Homegrown vegetables and fruits yield more nutrients than even the organic vegetables from the grocery store. Each year I promise myself I’ll expand my patio potted vegetable garden, but so far all I’ve been able to grow are the herbs marjoram, oregano, rosemary, peppermint and spearmint, and a lone potato. The pretty little stinkweed plants with their small pink blossoms come up on their own.
They’re decorative, and may or may not have nutritional value, but you sure don’t want to bring them into your house.
We can all give thanks to the VIGA growers and their Saturday market full of freshly harvested power vegetables and just-butchered meats. As soon as I finish writing this and email it off to The Loop, I intend to go there and stock up on kale, spinach, green onions, etc.
Here’s how I cook kale:
Kale with Garlic
2 to 3 servings
2 Tablespoons olive oil or coconut oil
1 bunch kale
2 garlic cloves
¼ cup water
Rinse the kale leaves and pat them dry with a clean dishtowel. With a sharp paring knife, slice along each side of the tough midrib of each leaf. You can slice, blanch and freeze the midribs to add nutrients to a future soup stock.
Peel and slice the garlic cloves. Heat the oil in a wide skillet. Add the garlic and stir-fry it just until slightly goldened. Add the kale at once. Stir. Add the water. Cover the pan and reduce the heat to medium low. Cook until kale is tender, about 20 minutes.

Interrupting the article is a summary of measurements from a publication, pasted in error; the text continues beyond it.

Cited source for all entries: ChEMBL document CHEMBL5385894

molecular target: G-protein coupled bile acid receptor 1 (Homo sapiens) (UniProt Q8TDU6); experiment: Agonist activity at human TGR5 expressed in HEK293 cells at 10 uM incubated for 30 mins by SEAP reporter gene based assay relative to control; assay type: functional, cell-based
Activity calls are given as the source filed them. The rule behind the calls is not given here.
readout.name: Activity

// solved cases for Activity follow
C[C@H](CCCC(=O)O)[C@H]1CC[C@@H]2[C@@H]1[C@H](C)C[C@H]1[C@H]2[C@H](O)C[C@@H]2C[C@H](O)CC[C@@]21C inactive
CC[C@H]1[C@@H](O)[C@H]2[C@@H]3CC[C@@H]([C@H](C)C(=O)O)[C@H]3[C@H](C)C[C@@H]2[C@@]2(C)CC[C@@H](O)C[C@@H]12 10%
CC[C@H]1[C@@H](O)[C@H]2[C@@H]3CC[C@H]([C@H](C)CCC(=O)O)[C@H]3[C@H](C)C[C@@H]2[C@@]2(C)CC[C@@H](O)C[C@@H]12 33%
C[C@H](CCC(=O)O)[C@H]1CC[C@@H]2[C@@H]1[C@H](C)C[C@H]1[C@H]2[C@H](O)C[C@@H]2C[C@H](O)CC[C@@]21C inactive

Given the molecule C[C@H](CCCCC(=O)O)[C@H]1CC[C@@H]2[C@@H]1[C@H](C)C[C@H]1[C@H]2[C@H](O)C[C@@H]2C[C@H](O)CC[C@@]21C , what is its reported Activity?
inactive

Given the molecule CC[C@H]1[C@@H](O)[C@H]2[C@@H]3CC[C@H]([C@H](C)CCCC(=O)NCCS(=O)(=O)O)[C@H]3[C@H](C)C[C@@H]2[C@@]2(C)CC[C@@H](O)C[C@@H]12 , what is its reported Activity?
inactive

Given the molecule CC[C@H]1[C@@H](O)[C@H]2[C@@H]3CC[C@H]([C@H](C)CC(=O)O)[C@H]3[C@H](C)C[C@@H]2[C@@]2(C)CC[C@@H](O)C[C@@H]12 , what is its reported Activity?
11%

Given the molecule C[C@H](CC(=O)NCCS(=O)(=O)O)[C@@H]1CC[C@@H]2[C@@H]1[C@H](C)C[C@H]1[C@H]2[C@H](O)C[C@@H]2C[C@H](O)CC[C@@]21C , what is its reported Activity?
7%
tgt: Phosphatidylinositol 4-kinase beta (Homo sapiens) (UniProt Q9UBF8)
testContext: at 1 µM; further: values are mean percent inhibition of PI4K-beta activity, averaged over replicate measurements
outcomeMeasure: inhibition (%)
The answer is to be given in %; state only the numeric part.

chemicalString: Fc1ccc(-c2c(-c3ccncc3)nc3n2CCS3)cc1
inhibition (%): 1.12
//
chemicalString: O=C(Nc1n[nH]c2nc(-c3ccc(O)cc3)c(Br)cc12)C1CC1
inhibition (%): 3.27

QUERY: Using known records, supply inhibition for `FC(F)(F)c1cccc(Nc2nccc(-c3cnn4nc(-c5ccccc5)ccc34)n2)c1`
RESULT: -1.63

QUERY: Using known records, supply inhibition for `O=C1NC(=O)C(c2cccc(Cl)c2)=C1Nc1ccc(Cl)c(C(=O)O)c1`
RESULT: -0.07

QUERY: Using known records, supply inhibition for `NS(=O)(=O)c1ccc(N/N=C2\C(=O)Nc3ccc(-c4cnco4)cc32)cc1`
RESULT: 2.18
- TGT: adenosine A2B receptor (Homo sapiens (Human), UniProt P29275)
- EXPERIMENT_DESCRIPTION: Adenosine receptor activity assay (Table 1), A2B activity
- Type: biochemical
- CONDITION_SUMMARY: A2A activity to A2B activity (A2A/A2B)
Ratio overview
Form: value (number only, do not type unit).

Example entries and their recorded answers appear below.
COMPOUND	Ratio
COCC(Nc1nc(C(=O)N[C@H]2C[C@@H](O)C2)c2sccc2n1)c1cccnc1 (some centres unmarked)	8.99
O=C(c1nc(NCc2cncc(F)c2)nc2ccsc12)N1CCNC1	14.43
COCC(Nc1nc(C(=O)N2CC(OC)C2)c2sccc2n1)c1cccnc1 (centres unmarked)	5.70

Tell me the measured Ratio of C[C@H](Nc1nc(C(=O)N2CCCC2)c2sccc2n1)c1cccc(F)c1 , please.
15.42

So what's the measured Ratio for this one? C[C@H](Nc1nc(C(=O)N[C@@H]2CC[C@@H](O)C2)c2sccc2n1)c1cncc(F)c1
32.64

Serve with a splash of rice vinegar. All the flavors will come through beautifully. You might reach for the balsamic vinegar, but that seems too strong for this dish.
Kale gives you Vitamins A and C, iron, magnesium and potassium, and is excellent nourishment for your eyes. One cupful yields over 26 mg. of lutein and zeaxanthin,, much more of these vision protective nutrients than you get from broccoli or spinach. My optometrist advised me to often eat kale and other green leafy vegetables because they help prevent macular degeneration, a condition in which the center of a person’s vision becomes darker and darker and the dark spot bigger and bigger until the victim can’t see at all.
Other power vegetables are collards, broccoli, cauliflower and carrots, an outstanding source of Vitamin A. Baby carrots are unusually tender, but they have less flavor, and probably less Vitamin A than the long, slender kind. Cauliflower also yields Vitamin C, 40 mg. per serving, plus folate, potassium, and Vitamin B6, which helps if you have dry, itchy skin, or asthma